The Dark Ages is a term popularly applied to the period of time following the collapse of the Roman Empire in Western Europe, a time that historians prefer to call the Early Middle Ages. The term has been used to describe the lack of education and economic collapse, which accompanied the political anarchy left in the wake of Rome’s disappearance.
The Dark Ages was a period of population decline, and increased migration from “barbarian” tribes, such as the Goths, Vandals, and Huns from Eastern Europe and central Asia. Many of these tribes overran Roman provinces and established smaller kingdoms throughout Europe. This led to a general breakdown of trade and commerce, the decline of literacy and education, and the beginnings of feudal society.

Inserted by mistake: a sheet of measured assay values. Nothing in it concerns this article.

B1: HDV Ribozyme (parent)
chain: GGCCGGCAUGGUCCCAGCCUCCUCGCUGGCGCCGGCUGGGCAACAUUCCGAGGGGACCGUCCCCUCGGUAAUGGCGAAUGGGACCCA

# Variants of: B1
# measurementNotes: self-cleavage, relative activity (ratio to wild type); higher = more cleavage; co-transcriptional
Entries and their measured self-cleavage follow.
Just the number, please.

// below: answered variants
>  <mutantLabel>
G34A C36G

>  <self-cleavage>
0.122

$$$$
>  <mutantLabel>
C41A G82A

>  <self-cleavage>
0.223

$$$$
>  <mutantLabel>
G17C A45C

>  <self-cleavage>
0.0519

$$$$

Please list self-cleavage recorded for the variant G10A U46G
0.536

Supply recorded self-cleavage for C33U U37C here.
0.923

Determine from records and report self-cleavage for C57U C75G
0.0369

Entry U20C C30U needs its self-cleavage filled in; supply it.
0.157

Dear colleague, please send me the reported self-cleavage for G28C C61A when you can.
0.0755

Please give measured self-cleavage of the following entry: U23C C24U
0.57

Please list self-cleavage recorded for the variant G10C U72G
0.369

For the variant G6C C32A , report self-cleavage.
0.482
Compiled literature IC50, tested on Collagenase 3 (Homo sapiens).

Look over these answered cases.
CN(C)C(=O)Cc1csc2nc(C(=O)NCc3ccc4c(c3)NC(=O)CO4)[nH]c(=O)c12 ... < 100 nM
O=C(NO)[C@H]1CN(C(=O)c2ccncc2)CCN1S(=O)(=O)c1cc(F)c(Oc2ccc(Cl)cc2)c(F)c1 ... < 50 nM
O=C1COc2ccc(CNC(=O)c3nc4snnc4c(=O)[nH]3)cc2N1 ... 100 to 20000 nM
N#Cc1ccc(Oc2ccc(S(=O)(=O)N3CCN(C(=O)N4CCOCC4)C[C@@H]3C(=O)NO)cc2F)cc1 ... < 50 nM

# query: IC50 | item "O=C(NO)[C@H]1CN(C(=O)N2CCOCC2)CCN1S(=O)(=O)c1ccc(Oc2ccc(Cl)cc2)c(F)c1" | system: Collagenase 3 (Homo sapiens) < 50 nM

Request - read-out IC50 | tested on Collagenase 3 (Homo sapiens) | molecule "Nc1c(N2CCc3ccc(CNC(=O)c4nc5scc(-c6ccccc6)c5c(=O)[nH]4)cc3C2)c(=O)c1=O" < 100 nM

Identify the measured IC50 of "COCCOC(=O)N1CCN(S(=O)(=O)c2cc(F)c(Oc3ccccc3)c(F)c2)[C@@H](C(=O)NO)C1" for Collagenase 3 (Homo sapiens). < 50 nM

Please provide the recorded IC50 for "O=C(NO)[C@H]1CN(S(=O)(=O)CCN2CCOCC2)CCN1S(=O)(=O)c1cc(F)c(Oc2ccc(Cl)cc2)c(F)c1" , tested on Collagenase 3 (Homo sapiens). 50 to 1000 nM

Europe began to recover after about four centuries, marked by the development of manorial agriculture by AD 800 and the establishment of the Carolingian Empire of Charlemagne in central Europe. However, a new threat quickly put an end to the Carolingian Renaissance: the Vikings.
The Viking Age (793-1066) was marked by raids from Scandinavia, and the Vikings established political kingdoms and new trade networks throughout Britain, Ireland, Normandy, and southern Italy. It was in reaction to Viking incursion that many areas of Europe developed feudalism, one of the first structural advancements out of the Dark Ages.